24 March issue of Newsweek - Five years on, the war is transforming the American officer corps...
Scions of the Surge by Babak Dehghanpisheh and Evan Thomas
... Many Americans were asking that question last spring and summer. While it's too soon to say Iraq has turned the corner, the violence in Baghdad and most of the country has since declined precipitously. Much of the credit has gone to Gen. David Petraeus, the commander who has changed the way the U.S. Army fights. "You can't kill your way out of an insurgency," Petraeus told Newsweek, in an interview in his Baghdad headquarters last month. He has moved soldiers out of their secure megabases and into small outposts deep inside once alien and hostile neighborhoods, and he has ordered his men out of their armored convoys. "Walk ... Stop by, don't drive by," says Petraeus, reading from a "guidance" he is drafting for his soldiers. The objective, he repeats over and over, is no longer to take a hill or storm a citadel, but to win over the people.
But this new way of war needs a new kind of warrior, and it needs tens of thousands of them. Five years into the longest conflict the U.S. military has fought since Vietnam, young officers like Tim Wright have been blooded by multiple tours in Iraq and Afghanistan. They've learned, often on their own, operating with unprecedented independence, the intricacies of Muslim cultures. Faced with ineffective central governments, they have acted as mayors, mediators, cops, civil engineers, usually in appalling surroundings. Most recently, and hardest of all, they've had to reach out and ally themselves with men who have tried and often succeeded in killing their own soldiers. Brought up in rigid, flag-waving warrior cultures that taught right from wrong, black from white, they've had to learn to operate amid moral ambiguity, to acknowledge the legitimate aspirations of their enemies...
The Fight Over How to Fight by Evan Thomas and John Barry
... But what if a military must prepare to fight not one war, but two very different kinds of war? That is the challenge facing the world's greatest superpower at the beginning of the 21st century. The American military must continue to ready itself for high-tech warfare; it must still be able to fight "big wars" against rising powers like China. At the same time, it must anticipate what military planners blandly term "low-intensity conflict" but what Rudyard Kipling more aptly called the "savage wars of peace"—small, asymmetrical conflicts against determined partisans with wicked low-tech weapons like IEDs, the improvised explosive devices that have cost America so dearly in Iraq.
The tension over which war to prepare for has created a generational divide in the American military, particularly the U.S. Army, between old bulls who want to focus on all-out combat, drowning the enemy in precision firepower, and young upstarts who believe that in today's messy world of failing states, firepower is not enough—it is necessary to win hearts and minds...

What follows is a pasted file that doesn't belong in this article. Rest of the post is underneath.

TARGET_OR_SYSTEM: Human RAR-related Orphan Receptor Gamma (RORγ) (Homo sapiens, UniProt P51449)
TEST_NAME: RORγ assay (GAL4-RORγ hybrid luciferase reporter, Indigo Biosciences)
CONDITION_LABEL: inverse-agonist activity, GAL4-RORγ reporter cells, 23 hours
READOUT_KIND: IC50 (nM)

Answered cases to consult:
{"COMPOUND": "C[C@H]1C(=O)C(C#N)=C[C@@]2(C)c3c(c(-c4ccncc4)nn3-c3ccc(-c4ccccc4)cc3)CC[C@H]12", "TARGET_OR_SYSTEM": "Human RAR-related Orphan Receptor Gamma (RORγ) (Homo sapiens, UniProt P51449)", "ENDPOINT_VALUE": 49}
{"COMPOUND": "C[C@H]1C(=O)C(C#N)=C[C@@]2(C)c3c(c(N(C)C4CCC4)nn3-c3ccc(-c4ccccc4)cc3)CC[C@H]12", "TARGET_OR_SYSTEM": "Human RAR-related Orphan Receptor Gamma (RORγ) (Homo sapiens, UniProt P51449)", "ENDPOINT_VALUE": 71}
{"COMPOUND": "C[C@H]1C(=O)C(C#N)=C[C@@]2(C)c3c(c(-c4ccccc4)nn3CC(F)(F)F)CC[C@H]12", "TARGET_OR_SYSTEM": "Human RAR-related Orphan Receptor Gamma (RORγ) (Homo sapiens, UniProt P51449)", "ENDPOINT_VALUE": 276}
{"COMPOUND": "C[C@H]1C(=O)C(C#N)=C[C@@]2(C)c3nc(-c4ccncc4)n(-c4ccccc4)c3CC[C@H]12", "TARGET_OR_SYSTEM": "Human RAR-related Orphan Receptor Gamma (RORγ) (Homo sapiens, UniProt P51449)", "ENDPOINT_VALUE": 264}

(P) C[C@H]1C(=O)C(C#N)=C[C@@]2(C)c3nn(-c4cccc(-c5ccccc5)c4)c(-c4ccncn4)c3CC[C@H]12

The Enemy Comes in From the Cold by Larry Kaplow
Hawija is a mean town, decaying and sullen. Not long ago a sniper hit a soldier from Black Sheep Company while he was standing inside a downtown police station. But the company's commander, 32-year-old Capt. Quinn Eddy of the 87th Infantry Regiment, 10th Mountain Division, speaks without malice of the insurgents taking potshots at his men. "A lot are just triggers who get paid," he says. "They're just trying to survive." Before Iraq, Eddy served a tour in Afghanistan. The enemy in Hawija, he says, is "not the same Al Qaeda that you and I know."...
'A Good Way to Spread a Message' by Babak Dehghanpisheh
... Greater cultural sensitivity has long been a goal of the U.S. Army in Iraq, but only lately, as soldiers come back for the second or third time and deploy deeper into Baghdad neighborhoods, has it become a reality. It's paid off. Late last summer, Marckwardt bonded with a soft-spoken university professor named Abu Muthana over their shared love of Spanish. Disillusioned with the insurgency, Abu Muthana now commands a U.S.-supported neighborhood patrol group. "We thought the Americans were our enemy," he says. "But we Iraqis woke up and realized we have a common enemy." That's not all they have in common.
'The Fight That We Are in Now' by Larry Kaplow
Capt. Neil Hollenbeck declines to second-guess whether America should have invaded Iraq. What he will say is this: "The reason we invaded Iraq to begin with and the reason we're fighting now are different. We're fighting different enemies now." He pauses to think. "The threat we're fighting now is instability and terrorism." Another pause. "The fight that we are in now is not one of our choosing. It's just one we're choosing not to walk away from." Questions of winning and losing are above his rank, he adds, although he thinks a stable Iraq, with a government that can grow into its responsibilities, is "obtainable."
That's why he's here, hunting down the last Al Qaeda in Iraq fighters in the rural Arab Jabour district, south of Baghdad. Hollenbeck and his troops live in an abandoned farmhouse with no running water or electricity, only a generator to run their radios and a light or two. He doesn't mind roughing it; that's part of the strategy. The main thing is to protect the people: you have to live among them, not on heavily fortified bases, as Gen. David Petraeus's counterinsurgency manual says. When the book first came out, Hollenbeck was at Fort Benning, taking classes in conventional warfare between deployments to Iraq. He remembers how good it felt to read something that actually applied to the unconventional conflict he had seen in Iraq...
Images of War: Photographic timeline of the five years of conflict in Iraq
Video: U.S. Troops in Their Own Words
Video: Inside an Iraq Preschool